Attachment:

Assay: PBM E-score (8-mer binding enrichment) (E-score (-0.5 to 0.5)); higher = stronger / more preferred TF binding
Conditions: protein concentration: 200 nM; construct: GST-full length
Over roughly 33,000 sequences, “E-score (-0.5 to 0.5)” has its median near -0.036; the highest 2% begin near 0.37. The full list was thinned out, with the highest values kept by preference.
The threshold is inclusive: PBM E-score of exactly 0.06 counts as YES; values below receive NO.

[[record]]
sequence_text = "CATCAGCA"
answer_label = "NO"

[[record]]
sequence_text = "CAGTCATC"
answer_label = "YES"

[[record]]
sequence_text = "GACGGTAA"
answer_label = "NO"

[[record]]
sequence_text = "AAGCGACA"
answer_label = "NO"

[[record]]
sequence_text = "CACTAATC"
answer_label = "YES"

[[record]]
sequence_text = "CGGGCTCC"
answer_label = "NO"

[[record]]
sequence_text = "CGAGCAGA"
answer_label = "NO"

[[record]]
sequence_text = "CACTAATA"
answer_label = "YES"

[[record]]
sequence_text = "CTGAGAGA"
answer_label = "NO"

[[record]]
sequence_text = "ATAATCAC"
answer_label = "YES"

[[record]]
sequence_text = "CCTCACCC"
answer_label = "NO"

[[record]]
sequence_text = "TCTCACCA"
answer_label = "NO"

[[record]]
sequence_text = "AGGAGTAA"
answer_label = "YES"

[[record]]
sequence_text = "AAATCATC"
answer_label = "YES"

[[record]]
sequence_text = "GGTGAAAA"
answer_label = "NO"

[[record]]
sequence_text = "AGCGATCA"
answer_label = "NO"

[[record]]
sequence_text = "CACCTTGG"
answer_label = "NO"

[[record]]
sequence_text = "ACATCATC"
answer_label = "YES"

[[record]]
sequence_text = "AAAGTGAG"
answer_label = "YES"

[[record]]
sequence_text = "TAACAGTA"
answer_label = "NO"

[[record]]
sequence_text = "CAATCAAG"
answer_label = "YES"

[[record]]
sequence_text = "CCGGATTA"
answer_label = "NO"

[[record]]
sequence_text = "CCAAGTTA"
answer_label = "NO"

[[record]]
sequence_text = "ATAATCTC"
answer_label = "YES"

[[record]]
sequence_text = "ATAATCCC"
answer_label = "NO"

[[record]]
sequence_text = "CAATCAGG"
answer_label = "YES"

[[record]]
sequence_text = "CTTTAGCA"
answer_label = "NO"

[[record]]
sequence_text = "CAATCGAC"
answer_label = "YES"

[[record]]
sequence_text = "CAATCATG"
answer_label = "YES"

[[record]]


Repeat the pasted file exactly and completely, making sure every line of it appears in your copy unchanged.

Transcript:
Assay: PBM E-score (8-mer binding enrichment) (E-score (-0.5 to 0.5)); higher = stronger / more preferred TF binding
Conditions: protein concentration: 200 nM; construct: GST-full length
Over roughly 33,000 sequences, “E-score (-0.5 to 0.5)” has its median near -0.036; the highest 2% begin near 0.37. The full list was thinned out, with the highest values kept by preference.
The threshold is inclusive: PBM E-score of exactly 0.06 counts as YES; values below receive NO.

[[record]]
sequence_text = "CATCAGCA"
answer_label = "NO"

[[record]]
sequence_text = "CAGTCATC"
answer_label = "YES"

[[record]]
sequence_text = "GACGGTAA"
answer_label = "NO"

[[record]]
sequence_text = "AAGCGACA"
answer_label = "NO"

[[record]]
sequence_text = "CACTAATC"
answer_label = "YES"

[[record]]
sequence_text = "CGGGCTCC"
answer_label = "NO"

[[record]]
sequence_text = "CGAGCAGA"
answer_label = "NO"

[[record]]
sequence_text = "CACTAATA"
answer_label = "YES"

[[record]]
sequence_text = "CTGAGAGA"
answer_label = "NO"

[[record]]
sequence_text = "ATAATCAC"
answer_label = "YES"

[[record]]
sequence_text = "CCTCACCC"
answer_label = "NO"

[[record]]
sequence_text = "TCTCACCA"
answer_label = "NO"

[[record]]
sequence_text = "AGGAGTAA"
answer_label = "YES"

[[record]]
sequence_text = "AAATCATC"
answer_label = "YES"

[[record]]
sequence_text = "GGTGAAAA"
answer_label = "NO"

[[record]]
sequence_text = "AGCGATCA"
answer_label = "NO"

[[record]]
sequence_text = "CACCTTGG"
answer_label = "NO"

[[record]]
sequence_text = "ACATCATC"
answer_label = "YES"

[[record]]
sequence_text = "AAAGTGAG"
answer_label = "YES"

[[record]]
sequence_text = "TAACAGTA"
answer_label = "NO"

[[record]]
sequence_text = "CAATCAAG"
answer_label = "YES"

[[record]]
sequence_text = "CCGGATTA"
answer_label = "NO"

[[record]]
sequence_text = "CCAAGTTA"
answer_label = "NO"

[[record]]
sequence_text = "ATAATCTC"
answer_label = "YES"

[[record]]
sequence_text = "ATAATCCC"
answer_label = "NO"

[[record]]
sequence_text = "CAATCAGG"
answer_label = "YES"

[[record]]
sequence_text = "CTTTAGCA"
answer_label = "NO"

[[record]]
sequence_text = "CAATCGAC"
answer_label = "YES"

[[record]]
sequence_text = "CAATCATG"
answer_label = "YES"

[[record]]